Sunday, 10 May 2009

Whatever happened to: the Mitre rugby ball?

Another in the very occasional series of ramblings about things that seem to have disappeared from rugby since I first started playing the game way back when...

Whatever happened, I ask you, to the old white leather Mitre rugby ball?

You know the one - white, leather, big black 'Mitre' logo and a very, very shiny layer to protect the ball from inclement weather. So shiny, in fact, that you pretty much had to be a world class player simply to be able to catch and pass one of those things.

Take a look at a modern rugby ball, made from super-grip rubber laminate with a bobble effect for extra grip and additional stickiness just in case you still can't catch it. And some players still resort to wearing gloves! Honestly, the modern day rugby ball should never, ever be dropped and passing on either hand really should be a doddle. (And yes, I do still manage to drop the ball with worrying frequency).

Compare the modern ball, however, to the old Mitre ball and it's like comparing chalk and cheese - only a lot more slippery. How often did that old ball spill from your grasp or squirt out of an attempted pass? How often were you simply unable to catch it? And remember - that was when the weather was dry. In the wet I honestly believe that a piglet greased in baby oil would have been far easier to catch.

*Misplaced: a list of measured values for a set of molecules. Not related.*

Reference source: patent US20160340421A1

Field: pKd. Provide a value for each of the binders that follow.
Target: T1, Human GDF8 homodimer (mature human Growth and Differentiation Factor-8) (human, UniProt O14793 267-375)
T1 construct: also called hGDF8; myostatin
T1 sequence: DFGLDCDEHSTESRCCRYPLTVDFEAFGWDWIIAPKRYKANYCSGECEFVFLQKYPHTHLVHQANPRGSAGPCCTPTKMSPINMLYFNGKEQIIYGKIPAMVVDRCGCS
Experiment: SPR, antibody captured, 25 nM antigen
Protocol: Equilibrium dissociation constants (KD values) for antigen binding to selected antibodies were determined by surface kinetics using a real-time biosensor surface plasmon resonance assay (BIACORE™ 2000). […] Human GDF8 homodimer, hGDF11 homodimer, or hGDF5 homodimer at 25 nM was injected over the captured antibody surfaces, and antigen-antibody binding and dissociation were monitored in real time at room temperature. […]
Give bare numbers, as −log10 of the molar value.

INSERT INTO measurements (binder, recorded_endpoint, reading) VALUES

Furthermore, much like Gilbert today, the Mitre ball was somehow ubiquitous throughout the UK. The company's marketing department must have been staffed by the most phenomenal of marketing gurus as it appeared that every school, college and club played with this impossible-to-catch ball. Little wonder then that the English rugby 'style' (much derided by southern hemisphere types) developed in the way it did. Up and down the land English schoolboys, college students and grassroots rugby players were busy trying to shove an over-sized white bar of soap up our jumpers as often as possible purely to ensure that it wasn't dropped. Letting those backs have the ball, while fine in principle, simply wasn't an option.

You may think that I'm exaggerating or that my memory might be playing tricks with me but I do know what I'm talking about here - you see, I still have a Mitre rugby ball from that era (pictured) and, believe me, it's near impossible to handle.

Rugby players of today - you don't know you're born.

1 comment:

Nursedude said...

The Mitre ball must have gone to the same place where Umbro Jersey's went. Back in the day, it seemed like most football clubs in the UK had Umbro Jerseys. Now? It's still the Jersey for England, but not so many clubs, and I don't think it's the mark for Scotland anymore, either.